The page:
Our SPR sensograms further revealed that Nodal binds ALK4, but not ALK7 (Fig. 2C, H). The interaction between Nodal and ALK4 (Fig. 2C), however, is not as well defined or as strong as, for example, the interaction between Activin A and ALK4, which fits a standard kinetic model very well (Fig. 2D, Table 1). Concerning co-receptors, Nodal binds strongly the co-receptor Cripto-1, whereas Nodal binding to Cryptic is significantly weaker (Fig. 2F, G, H). Significantly, Nodal binding to Cripto-1 is stable and can be described well with a standard kinetic model (Fig. 2F, Table 1), whereas, the Nodal-Cryptic complex is weak and does not follow well-defined kinetics (Fig. 2G). We calculated binding rates for the Nodal-Cryptic complex by fitting each individual concentration and taking the average of the values. This gave us an estimated Kd of 2,000 nM, approximately two orders of magnitude greater than the analogous Nodal-Cripto-1 equilibrium-binding constant. In summary, we conclude that, in humans, the cognate type II receptor for Nodal is BMPRII and to a lesser degree ACTRIIB (Fig. 2A, E), that the cognate type I receptor for Nodal is ALK4 and not ALK7 (Fig. 2G, H), and that the primary co-receptor is Cripto-1 and not Cryptic (Fig. 2F, G, H). As Cripto-1 has been shown to function and co-IP with ALK4 [5, 26, 39], we also tested binding of Cripto-1 and Nodal-Cripto-1 complexes to ALK4 and ALK7 (S1 Fig.). Intriguingly, using purified human proteins we found that Cripto-1 alone does not bind ALK4 or ALK7, and that Cripto-1 did not enhance or enable the interaction between Nodal and ALK4 (manuscript in preparation).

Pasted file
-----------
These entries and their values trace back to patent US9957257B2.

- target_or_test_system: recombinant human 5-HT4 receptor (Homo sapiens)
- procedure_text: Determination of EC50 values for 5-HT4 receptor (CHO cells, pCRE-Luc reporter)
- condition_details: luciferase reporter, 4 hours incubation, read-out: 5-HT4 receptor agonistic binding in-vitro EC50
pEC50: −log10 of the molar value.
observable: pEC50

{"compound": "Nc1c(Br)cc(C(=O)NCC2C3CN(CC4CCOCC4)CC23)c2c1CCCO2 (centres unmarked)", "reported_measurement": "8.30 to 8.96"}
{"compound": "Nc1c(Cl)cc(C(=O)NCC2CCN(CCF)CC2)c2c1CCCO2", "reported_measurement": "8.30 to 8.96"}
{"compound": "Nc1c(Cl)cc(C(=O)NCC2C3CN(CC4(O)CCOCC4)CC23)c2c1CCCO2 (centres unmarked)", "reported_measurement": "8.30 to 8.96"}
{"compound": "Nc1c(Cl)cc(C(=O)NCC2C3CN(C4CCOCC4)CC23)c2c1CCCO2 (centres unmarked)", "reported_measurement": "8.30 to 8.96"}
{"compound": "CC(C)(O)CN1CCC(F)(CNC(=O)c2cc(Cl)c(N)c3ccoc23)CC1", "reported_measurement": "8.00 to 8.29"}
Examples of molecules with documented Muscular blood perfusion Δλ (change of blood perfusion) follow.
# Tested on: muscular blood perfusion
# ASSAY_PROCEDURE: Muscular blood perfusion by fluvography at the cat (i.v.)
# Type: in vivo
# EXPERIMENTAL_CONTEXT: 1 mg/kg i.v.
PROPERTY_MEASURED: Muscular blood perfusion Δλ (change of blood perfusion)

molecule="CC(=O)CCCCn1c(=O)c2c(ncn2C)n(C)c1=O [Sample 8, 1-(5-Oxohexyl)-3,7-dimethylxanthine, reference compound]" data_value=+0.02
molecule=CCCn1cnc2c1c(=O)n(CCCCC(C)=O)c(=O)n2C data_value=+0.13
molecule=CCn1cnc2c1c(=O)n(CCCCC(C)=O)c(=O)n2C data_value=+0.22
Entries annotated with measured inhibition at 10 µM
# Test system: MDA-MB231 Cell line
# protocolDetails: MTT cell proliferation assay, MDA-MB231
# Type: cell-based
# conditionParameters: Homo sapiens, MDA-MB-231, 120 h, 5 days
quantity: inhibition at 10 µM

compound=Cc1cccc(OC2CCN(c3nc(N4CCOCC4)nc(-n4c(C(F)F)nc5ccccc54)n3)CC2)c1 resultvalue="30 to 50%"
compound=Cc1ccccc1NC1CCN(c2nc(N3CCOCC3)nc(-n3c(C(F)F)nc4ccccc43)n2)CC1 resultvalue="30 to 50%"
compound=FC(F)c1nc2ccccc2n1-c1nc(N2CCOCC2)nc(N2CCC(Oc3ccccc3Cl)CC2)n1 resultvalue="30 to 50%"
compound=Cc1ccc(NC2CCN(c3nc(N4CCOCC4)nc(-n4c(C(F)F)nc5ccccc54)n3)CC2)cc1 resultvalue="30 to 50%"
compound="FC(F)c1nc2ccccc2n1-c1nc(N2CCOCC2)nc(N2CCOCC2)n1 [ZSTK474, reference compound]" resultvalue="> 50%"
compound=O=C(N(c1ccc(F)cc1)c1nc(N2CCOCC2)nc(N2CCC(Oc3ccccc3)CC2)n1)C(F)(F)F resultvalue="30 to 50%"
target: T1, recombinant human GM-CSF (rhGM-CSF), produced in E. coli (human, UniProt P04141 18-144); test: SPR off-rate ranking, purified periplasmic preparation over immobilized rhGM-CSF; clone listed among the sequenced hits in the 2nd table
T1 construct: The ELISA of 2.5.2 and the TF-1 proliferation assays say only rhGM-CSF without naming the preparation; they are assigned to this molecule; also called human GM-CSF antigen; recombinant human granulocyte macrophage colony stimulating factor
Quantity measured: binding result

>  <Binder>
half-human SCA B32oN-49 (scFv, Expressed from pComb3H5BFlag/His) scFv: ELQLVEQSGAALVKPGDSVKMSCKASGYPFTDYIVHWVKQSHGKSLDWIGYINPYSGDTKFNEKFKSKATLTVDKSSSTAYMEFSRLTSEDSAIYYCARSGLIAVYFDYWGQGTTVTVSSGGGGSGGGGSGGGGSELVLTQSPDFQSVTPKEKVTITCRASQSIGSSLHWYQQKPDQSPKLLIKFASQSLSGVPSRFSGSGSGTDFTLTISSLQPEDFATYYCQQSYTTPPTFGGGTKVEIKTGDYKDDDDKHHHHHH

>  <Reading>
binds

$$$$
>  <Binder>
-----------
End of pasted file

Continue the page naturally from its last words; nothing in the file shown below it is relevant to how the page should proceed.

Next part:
Human Cerberus Binds Nodal with High Affinity and Specificity